Avinash Kaushik, a Web analytics consultant whose clients include Google Inc., for its Google Analytics product, cautions that despite the death of page views, companies shouldn't blindly embrace measuring "engagement" without a deep assessment of the concrete metrics behind such an effort.

"A lot of people think the page view is dying so we should measure engagement," he noted. "Just because the page view died, who … gave you the right to move to engagement? The Web is becoming more fluid in terms of how people interact with it. The fluidity does not mean the core questions you wanted to answer go away."

Kaushik, who is also author of the book Web Analytics: An Hour a Day, pointed out that while page-view counts traditionally have been obtained by monitoring server log files and JavaScript tags, such models are limiting because they rely on a page refresh occurring.

He noted that there are other methods for analyzing the effectiveness of streaming video, Flash applications or podcasts. For example, Google's event tracking, which launched in October, can track traffic interactive elements on a site.

A site that is advertising a movie with a series of 100% Flash Web sites can use event tracking to monitor how many users downloaded a desktop widget from that site after arriving, or how many people click on a link to order tickets to the movie, Kaushik explained.

Still, he dismisses "engagement" as a "crappy metric." Web site operators should shy away from engagement and instead focus on concrete metrics, like how many users read or commented on a blog, how many users have watched 35% vs. 100% of a video, or how many rewind a portion of a video, Kaushik said.

"I am not saying don't create engaging experiences," he added. "[Just] don't use the term engagement, because it has been bastardized to the point that it doesn't mean anything."

Quantitative Web analytics tools can tell a company the degree of engagement with elements on a Web site, but by themselves, they can't truly measure engagement, Kaushik argued. For example, he noted, just because users saw 16 pages of content, that doesn't mean those users had a positive experience. It could mean that the site has poor navigation. And just measuring the number of comments a blog generates doesn't take into account the sentiments contained in those comments, he added.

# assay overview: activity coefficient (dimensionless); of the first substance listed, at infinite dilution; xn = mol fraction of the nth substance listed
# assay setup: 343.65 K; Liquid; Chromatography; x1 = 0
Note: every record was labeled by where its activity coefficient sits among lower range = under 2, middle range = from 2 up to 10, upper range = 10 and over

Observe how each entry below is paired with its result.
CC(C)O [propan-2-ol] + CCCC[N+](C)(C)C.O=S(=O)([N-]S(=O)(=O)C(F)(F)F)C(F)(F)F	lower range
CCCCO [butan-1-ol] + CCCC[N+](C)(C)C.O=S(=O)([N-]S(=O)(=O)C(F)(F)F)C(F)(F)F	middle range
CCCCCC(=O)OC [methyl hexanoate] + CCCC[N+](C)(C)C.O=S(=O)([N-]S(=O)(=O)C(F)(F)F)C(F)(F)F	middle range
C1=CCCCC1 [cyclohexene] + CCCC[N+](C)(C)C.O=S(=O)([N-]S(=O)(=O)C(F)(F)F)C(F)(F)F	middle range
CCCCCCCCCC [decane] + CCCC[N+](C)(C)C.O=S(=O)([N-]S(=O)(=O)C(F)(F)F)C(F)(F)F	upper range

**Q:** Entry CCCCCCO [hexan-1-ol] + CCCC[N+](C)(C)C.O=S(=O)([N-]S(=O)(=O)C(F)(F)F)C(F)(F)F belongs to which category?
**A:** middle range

Instead, companies should use additional qualitative tools like site surveys, and market research to determine whether users had a negative or positive experience on a site.

Nielsen's Ross noted that while the company is satisfied for now that time spent is one of the best ways to measure the effectiveness of Web sites, it is open to re-evaluating its strategy as technology evolves.

"Can the industry move to a case where we decide certain in-page actions are representative of an advertisement opportunity?" Ross said. "We might get to a point where it's not really a page view anymore, it is an ad opportunity. As there are ad opportunities driven by in-page activities like watching a video -- where do we go with that? That is an interesting challenge that we see."

For example, if the industry could agree on new metrics, such as the number of comments added to a blog entry, Nielsen may consider adding that as a metric, Ross noted. In addition, Nielsen is looking closely at ways to measure content contained in widgets that may be embedded in multiple sites. Perhaps multiple sites would get credit for that content, he suggested.

"We're always considering what other needs there might be, [but] we don't see one today with a dying need to create new metrics," Ross said. "By and large, I'd argue that time spent is a good, impartial and broad view of engagement."

Copyright © 2008 IDG Communications, Inc.